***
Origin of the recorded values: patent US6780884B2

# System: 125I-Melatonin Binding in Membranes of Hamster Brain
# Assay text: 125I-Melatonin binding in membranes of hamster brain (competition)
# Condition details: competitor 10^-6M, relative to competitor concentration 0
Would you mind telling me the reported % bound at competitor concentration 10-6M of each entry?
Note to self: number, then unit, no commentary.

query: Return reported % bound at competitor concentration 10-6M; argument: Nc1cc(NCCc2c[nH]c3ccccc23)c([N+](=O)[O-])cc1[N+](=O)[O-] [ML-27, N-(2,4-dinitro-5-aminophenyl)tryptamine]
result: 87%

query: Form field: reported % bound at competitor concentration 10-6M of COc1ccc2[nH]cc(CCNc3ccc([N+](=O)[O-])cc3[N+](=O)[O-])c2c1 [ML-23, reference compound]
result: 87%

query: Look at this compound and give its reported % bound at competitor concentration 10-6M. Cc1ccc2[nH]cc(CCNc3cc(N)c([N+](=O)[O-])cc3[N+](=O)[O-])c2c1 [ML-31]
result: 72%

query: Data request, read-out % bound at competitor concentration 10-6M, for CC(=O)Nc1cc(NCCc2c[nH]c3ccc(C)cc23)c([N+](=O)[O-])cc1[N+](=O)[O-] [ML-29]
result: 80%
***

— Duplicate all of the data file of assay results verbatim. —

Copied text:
Origin of the recorded values: patent US6780884B2

# System: 125I-Melatonin Binding in Membranes of Hamster Brain
# Assay text: 125I-Melatonin binding in membranes of hamster brain (competition)
# Condition details: competitor 10^-6M, relative to competitor concentration 0
Would you mind telling me the reported % bound at competitor concentration 10-6M of each entry?
Note to self: number, then unit, no commentary.

query: Return reported % bound at competitor concentration 10-6M; argument: Nc1cc(NCCc2c[nH]c3ccccc23)c([N+](=O)[O-])cc1[N+](=O)[O-] [ML-27, N-(2,4-dinitro-5-aminophenyl)tryptamine]
result: 87%

query: Form field: reported % bound at competitor concentration 10-6M of COc1ccc2[nH]cc(CCNc3ccc([N+](=O)[O-])cc3[N+](=O)[O-])c2c1 [ML-23, reference compound]
result: 87%

query: Look at this compound and give its reported % bound at competitor concentration 10-6M. Cc1ccc2[nH]cc(CCNc3cc(N)c([N+](=O)[O-])cc3[N+](=O)[O-])c2c1 [ML-31]
result: 72%

query: Data request, read-out % bound at competitor concentration 10-6M, for CC(=O)Nc1cc(NCCc2c[nH]c3ccc(C)cc23)c([N+](=O)[O-])cc1[N+](=O)[O-] [ML-29]
result: 80%